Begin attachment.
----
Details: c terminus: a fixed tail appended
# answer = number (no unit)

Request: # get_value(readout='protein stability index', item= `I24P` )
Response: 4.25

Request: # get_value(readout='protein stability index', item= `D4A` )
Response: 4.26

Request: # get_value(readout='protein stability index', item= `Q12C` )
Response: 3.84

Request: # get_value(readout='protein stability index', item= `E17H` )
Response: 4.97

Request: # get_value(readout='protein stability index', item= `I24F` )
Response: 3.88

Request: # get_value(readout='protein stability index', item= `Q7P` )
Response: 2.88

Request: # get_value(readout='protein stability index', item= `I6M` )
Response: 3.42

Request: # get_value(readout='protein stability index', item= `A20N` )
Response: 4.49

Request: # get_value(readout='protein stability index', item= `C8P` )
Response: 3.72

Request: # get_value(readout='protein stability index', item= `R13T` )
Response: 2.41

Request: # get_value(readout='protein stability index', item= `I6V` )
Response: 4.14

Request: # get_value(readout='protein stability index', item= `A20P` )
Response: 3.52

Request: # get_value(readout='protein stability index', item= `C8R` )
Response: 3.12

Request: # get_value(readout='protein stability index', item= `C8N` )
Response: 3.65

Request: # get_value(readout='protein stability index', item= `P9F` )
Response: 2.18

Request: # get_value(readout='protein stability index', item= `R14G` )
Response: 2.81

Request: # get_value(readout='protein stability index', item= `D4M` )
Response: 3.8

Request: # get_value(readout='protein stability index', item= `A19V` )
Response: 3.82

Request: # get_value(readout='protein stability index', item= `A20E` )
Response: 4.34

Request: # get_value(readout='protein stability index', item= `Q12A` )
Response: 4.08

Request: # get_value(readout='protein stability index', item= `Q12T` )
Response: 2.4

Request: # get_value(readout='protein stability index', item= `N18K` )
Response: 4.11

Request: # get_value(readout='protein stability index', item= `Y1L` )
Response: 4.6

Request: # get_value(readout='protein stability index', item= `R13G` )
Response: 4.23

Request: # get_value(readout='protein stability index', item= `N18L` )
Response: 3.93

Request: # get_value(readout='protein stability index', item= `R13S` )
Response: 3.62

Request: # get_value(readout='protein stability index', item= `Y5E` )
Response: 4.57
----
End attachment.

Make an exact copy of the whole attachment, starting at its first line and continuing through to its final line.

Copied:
Details: c terminus: a fixed tail appended
# answer = number (no unit)

Request: # get_value(readout='protein stability index', item= `I24P` )
Response: 4.25

Request: # get_value(readout='protein stability index', item= `D4A` )
Response: 4.26

Request: # get_value(readout='protein stability index', item= `Q12C` )
Response: 3.84

Request: # get_value(readout='protein stability index', item= `E17H` )
Response: 4.97

Request: # get_value(readout='protein stability index', item= `I24F` )
Response: 3.88

Request: # get_value(readout='protein stability index', item= `Q7P` )
Response: 2.88

Request: # get_value(readout='protein stability index', item= `I6M` )
Response: 3.42

Request: # get_value(readout='protein stability index', item= `A20N` )
Response: 4.49

Request: # get_value(readout='protein stability index', item= `C8P` )
Response: 3.72

Request: # get_value(readout='protein stability index', item= `R13T` )
Response: 2.41

Request: # get_value(readout='protein stability index', item= `I6V` )
Response: 4.14

Request: # get_value(readout='protein stability index', item= `A20P` )
Response: 3.52

Request: # get_value(readout='protein stability index', item= `C8R` )
Response: 3.12

Request: # get_value(readout='protein stability index', item= `C8N` )
Response: 3.65

Request: # get_value(readout='protein stability index', item= `P9F` )
Response: 2.18

Request: # get_value(readout='protein stability index', item= `R14G` )
Response: 2.81

Request: # get_value(readout='protein stability index', item= `D4M` )
Response: 3.8

Request: # get_value(readout='protein stability index', item= `A19V` )
Response: 3.82

Request: # get_value(readout='protein stability index', item= `A20E` )
Response: 4.34

Request: # get_value(readout='protein stability index', item= `Q12A` )
Response: 4.08

Request: # get_value(readout='protein stability index', item= `Q12T` )
Response: 2.4

Request: # get_value(readout='protein stability index', item= `N18K` )
Response: 4.11

Request: # get_value(readout='protein stability index', item= `Y1L` )
Response: 4.6

Request: # get_value(readout='protein stability index', item= `R13G` )
Response: 4.23

Request: # get_value(readout='protein stability index', item= `N18L` )
Response: 3.93

Request: # get_value(readout='protein stability index', item= `R13S` )
Response: 3.62

Request: # get_value(readout='protein stability index', item= `Y5E` )
Response: 4.57